Buddy Hale and Rachel Freund, co-founders Library of MusicLandria


Learn more about checking out musical equipment and making donations at http://libraryofmusiclandria.webs.com.

If he’s being honest, Buddy Hale’s first instrument was an air guitar. His wife Rachel Freund, on the other hand, received a broken-down clarinet from her mom. Years later, the couple, who perform together in the local band Separate Spines, now want to give other musicians (beginning or otherwise) better opportunities. That’s the idea behind their Library of MusicLandria,which allows people to check out various instruments as well as recording and gig equipment. The library operates out of the couple’s Land Park home and comprises rows of shelves packed with gear. Hale and Freund took time on a recent rainy evening to discuss plans to turn MusicLandria into a full-time nonprofit and its future as the Uber of instruments.

How did this start?

Hale: I was always interested in business, but I had no idea what I wanted to do with it and thought I should just do accounting because that’s just the most practical thing. But, my heart just wasn’t into that. I was living in Berkeley for a while and there was a tool-lending library there and that was a great resource. Eventually … the idea of having some kind of library that was music-related just kind of happened.

How do you apply?

Hale: It’s easy, you just provide your name and your address and your proof of address. You sign something saying you can only check them out for so long—basically saying you’ll be liable for any damages.

Checkout time?

Hale: Right now it’s two weeks for most of the items but we’re learning, more and more, that as we lend stuff out is that different items should have different checkout lengths. Keyboards are two weeks, guitars are two weeks. You can renew stuff up to three times because we realize that certain instruments aren’t something you can learn really fast.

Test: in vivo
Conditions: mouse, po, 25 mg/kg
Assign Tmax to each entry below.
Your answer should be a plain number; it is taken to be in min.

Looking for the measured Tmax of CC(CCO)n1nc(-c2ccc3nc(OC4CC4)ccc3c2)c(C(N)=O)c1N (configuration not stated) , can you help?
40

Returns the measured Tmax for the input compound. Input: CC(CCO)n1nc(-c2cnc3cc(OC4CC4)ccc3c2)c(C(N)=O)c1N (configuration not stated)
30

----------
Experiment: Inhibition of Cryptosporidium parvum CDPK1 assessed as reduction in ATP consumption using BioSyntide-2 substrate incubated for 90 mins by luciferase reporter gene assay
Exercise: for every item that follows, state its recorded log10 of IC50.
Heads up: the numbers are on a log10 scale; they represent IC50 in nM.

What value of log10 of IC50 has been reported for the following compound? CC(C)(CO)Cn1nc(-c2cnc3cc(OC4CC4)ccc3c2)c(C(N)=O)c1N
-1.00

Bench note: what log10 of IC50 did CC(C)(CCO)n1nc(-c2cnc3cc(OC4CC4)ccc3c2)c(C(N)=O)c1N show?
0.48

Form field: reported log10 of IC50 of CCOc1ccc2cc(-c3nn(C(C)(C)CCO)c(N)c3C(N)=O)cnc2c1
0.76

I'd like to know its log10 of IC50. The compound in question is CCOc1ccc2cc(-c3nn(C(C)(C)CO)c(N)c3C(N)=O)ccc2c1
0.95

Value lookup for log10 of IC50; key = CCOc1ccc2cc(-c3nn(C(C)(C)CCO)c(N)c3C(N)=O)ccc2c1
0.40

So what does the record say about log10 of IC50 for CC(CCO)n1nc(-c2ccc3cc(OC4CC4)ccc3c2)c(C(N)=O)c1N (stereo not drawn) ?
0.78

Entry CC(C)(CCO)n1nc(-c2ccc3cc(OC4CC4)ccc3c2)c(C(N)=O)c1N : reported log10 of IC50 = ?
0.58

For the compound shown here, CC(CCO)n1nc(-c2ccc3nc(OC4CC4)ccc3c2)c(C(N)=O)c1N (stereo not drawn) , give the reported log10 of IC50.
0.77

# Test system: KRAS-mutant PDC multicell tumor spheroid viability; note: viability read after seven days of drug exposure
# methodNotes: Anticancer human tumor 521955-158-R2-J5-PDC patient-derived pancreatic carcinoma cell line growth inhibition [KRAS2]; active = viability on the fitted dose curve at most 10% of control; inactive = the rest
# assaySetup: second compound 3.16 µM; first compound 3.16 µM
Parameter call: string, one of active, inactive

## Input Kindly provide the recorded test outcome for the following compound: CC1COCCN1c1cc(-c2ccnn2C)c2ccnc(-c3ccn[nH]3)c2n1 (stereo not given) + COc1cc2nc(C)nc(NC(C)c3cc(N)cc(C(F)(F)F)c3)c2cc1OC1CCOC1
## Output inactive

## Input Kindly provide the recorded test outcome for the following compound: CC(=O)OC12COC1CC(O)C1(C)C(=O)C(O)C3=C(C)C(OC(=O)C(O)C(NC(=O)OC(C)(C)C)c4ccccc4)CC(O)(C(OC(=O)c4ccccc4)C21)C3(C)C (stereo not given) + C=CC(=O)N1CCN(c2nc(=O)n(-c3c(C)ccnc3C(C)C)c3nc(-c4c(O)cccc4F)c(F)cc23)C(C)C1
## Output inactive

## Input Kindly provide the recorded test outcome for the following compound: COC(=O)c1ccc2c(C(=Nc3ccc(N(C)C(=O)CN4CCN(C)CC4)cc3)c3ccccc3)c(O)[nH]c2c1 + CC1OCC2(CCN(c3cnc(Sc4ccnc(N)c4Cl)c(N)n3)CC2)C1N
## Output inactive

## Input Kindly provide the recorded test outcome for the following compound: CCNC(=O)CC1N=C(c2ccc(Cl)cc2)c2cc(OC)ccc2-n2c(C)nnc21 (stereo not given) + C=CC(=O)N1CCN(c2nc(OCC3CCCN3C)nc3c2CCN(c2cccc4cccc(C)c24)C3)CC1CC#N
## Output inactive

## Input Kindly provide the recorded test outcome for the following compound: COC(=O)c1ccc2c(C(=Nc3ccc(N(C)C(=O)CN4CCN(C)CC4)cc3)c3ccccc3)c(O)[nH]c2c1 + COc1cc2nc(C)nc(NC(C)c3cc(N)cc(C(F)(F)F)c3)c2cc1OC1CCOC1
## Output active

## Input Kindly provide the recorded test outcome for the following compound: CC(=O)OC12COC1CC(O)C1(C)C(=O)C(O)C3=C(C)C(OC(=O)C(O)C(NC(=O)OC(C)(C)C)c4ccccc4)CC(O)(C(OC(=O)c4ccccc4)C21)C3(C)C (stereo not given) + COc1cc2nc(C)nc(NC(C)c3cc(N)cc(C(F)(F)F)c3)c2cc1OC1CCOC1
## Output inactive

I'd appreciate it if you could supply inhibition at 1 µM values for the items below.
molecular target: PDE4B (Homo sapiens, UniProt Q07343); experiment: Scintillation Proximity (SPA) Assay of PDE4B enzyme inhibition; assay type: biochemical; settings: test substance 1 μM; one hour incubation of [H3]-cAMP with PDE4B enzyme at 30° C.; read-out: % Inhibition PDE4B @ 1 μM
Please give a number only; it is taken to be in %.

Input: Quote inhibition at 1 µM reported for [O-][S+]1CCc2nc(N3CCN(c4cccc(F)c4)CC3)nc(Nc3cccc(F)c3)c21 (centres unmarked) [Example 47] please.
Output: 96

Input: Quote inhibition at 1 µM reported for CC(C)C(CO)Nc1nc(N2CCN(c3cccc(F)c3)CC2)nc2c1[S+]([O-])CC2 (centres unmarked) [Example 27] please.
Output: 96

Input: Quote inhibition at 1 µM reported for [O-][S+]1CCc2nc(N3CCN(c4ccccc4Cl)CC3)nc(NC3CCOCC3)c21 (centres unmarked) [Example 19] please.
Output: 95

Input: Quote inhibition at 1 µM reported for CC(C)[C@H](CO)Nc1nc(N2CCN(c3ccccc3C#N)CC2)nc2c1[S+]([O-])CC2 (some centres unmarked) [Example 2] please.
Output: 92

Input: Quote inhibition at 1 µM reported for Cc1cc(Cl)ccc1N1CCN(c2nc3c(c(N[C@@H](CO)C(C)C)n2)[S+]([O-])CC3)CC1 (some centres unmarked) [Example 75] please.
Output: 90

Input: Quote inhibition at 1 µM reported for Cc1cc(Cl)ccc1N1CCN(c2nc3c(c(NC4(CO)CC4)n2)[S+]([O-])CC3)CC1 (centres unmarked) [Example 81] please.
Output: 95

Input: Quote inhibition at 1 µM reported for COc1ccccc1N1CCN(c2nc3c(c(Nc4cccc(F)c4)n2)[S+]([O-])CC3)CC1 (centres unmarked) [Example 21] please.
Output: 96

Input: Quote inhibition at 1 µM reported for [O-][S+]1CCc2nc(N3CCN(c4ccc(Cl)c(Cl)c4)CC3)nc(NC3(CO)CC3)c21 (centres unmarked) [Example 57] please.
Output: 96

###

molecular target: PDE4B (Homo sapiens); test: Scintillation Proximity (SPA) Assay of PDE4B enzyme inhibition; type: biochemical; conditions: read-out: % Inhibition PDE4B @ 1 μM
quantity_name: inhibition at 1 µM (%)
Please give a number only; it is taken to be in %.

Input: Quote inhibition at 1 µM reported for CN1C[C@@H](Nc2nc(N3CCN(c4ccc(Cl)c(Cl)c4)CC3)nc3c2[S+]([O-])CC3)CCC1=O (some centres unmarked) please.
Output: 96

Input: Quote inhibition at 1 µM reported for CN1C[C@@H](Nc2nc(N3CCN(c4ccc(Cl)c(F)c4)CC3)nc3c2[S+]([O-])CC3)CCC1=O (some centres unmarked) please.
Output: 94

Are there are overdue fines?

Hale: Yeah, it depends on the item; if it’s something that’s in high demand or rare, then it’s $5 a day. For other smaller items like a cable or an effect pedal, it’s like a dollar a day.

What did you start out with?

Hale: We had 100 items, mostly things I’d collected over my course of being a musician; I just donated it all. There were keyboards, drum sets, guitars, basses, effect pedals, lighting, P.A. systems. Now, it’s closer to 200. Some of it needs maintenance, so we’ve been accepting donations and not everything we accept is in perfect working order. We have a part in the garage that’s sort of turning into a workshop area where repairs happen and even modifications.

So, there are also things for recording and live performances?

Hale: Yeah, people check them out a lot. They’re P.A. speakers, really good quality, it’s one of the most common things people check out. And we have stage lighting, so if you want to do a deejay set. …

You have a lot of guitars in the other room—is this all taking over your life?

Freund: In the most delightful way. We’re trying to expand our programs right now. Whenever we do outreach, tabling at events, a lot of people will ask about lessons. We had a meeting last night to discuss free community lessons. Local musicians [and] music teachers could come and teach and maybe that would lead to something that would help their business.

How do you solicit donations?

Hale: We just started saying, “Hey, we’re here, if you have any musical instruments sitting in your closet we’d love to add them to our catalog.” We’ve also done a small handful of instrument drives; we’ll reach out to bands that are playing concerts and ask if we can have a presence there and basically do the same thing but ask them, “Hey, if you bring an instrument to donate we’ll get you into the show for free.”

It’s like the Uber of instruments.

Hale: (Laughs.) It hasn’t exploded as much as that but the people who use it like the idea of the sharing economy and I do, too.

Dream instrument?

Freund: Probably a harp. Oh, or one of those pipe organs! There was a news story last year about a homeless pipe organ in Placerville—they were closing a church or taking it and needed to find a place.

Hale: It was 25 feet long. I was going to get a warehouse space for it. I was the second person in line to get it and I just waited a little too long. I just want the scope to be really diverse—I just want a ton of musical instruments so people can really explore.

Significance of the name?

Hale: It’s based off the Library of Alexandria, a lost library that’s supposed to be the largest library that ever existed. It disappeared; no one knows where it went. It’s supposed to have been a wonder of the world.